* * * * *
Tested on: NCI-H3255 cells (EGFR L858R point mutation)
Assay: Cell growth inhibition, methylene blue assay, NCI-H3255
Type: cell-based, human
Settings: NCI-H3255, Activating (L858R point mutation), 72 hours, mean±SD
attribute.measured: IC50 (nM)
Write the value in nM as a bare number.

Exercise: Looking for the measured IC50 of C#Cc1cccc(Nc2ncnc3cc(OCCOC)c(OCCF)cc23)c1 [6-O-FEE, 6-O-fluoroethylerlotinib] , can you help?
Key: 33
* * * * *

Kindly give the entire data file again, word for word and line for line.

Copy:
Tested on: NCI-H3255 cells (EGFR L858R point mutation)
Assay: Cell growth inhibition, methylene blue assay, NCI-H3255
Type: cell-based, human
Settings: NCI-H3255, Activating (L858R point mutation), 72 hours, mean±SD
attribute.measured: IC50 (nM)
Write the value in nM as a bare number.

Exercise: Looking for the measured IC50 of C#Cc1cccc(Nc2ncnc3cc(OCCOC)c(OCCF)cc23)c1 [6-O-FEE, 6-O-fluoroethylerlotinib] , can you help?
Key: 33